The Philosophers' Quarrel: Rousseau, Hume, and the Limits of Human Understanding
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The rise and spectacular fall of the friendship between the two great philosophers of the eighteenth century, barely six months after they first met, reverberated on both sides of the Channel. As the relationship between Jean-Jacques Rousseau and David Hume unraveled, a volley of rancorous letters was fired off, then quickly published and devoured by aristocrats, intellectuals, and common readers alike. Everyone took sides in this momentous dispute between the greatest of Enlightenment thinkers.
In this lively and revealing book, Robert Zaretsky and John T. Scott explore the unfolding rift between Rousseau and Hume. The authors are particularly fascinated by the connection between the thinkers’ lives and thought, especially the way that the failure of each to understand the other—and himself—illuminates the limits of human understanding. In addition, they situate the philosophers’ quarrel in the social, political, and intellectual milieu that informed their actions, as well as the actions of the other participants in the dispute, such as James Boswell, Adam Smith, and Voltaire. By examining the conflict through the prism of each philosopher’s contribution to Western thought, Zaretsky and Scott reveal the implications for the two men as individuals and philosophers as well as for the contemporary world.
Voltaire himself entered the fray with an open letter to Hume, “Letter from Monsieur de Voltaire to Monsieur Hume,” dated October 24, 1766, in which he commiserated with Hume, declaring that Rousseau’s charges against his former patron constituted “the proceeding of ingratitude against generosity.” After reviewing his own sad history with the ungrateful Genevan (now admitting that he had been misinformed about Rousseau’s service as a lackey, but nevertheless managing to turn his actual role as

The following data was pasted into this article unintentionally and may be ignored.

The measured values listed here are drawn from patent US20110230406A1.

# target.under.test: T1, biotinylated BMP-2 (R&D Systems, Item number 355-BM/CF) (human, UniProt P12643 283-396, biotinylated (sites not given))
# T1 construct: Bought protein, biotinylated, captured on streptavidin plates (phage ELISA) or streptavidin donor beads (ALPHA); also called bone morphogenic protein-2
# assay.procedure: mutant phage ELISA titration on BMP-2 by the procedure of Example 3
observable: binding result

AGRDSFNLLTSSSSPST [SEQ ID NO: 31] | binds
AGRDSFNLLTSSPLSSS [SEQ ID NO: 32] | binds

Geneva’s Discourse on the Sciences and Arts in mind when he wrote “Of Reﬁnement in the Arts,” which he included in the 1752 edition of the Essays, published a year after the appearance T H E G R E AT S C O T of the discourse that made Rousseau famous.26 While Rousseau wrung his hands over the enervating eﬀect of the arts on our minds and bodies and feared the incompatibility of liberty and the arts, Hume was reassured by the march of human ingenuity. Evidence abounds that industry and art are
that the philosophes, and above all Voltaire, were hurling against the established religion.41 “Ardent missionaries of atheism and very imperious dogmatists,” Rousseau later wrote in the Reveries, “there is no way that they would, without anger, put up with anyone daring to think other than they did about any point whatever.”42 For Voltaire, then, Rousseau was no better than Charles Palissot, whose plays, including Les Philosophes of 1760, mocked the Encyclopedists (most of all Rousseau) and who
them to the post oﬃce and recover the costs. Unable to reason with Rousseau, yet unwilling to entrust the letters to the postal service, Hume decided to cull the important ones to forward to his friend. “I am indeed ashamed to ﬁnd myself obliged to discover such petty circumstances,” Hume concludes his note.27 159 160 H U M E , J U D G E O F L E B O N DAV I D Rousseau’s longest note to his letter, in turn, also raises the question of Hume’s handling of his letters. Having just arrived at
greatly disturbed me. To get rid of the embarrassment I lay under, I endeavored to look full at him in my turn; but, in ﬁxing my eyes against his, I felt the most inexpressible terror, and was obliged soon to turn them away. The speech and physiognomy of the good David is that of an honest man; but where, great God! did this good man borrow those eyes he ﬁxes so sternly and unaccountably on those of his friends? Just as Rousseau will separate “Jean-Jacques” and “Rousseau” in his Dialogues in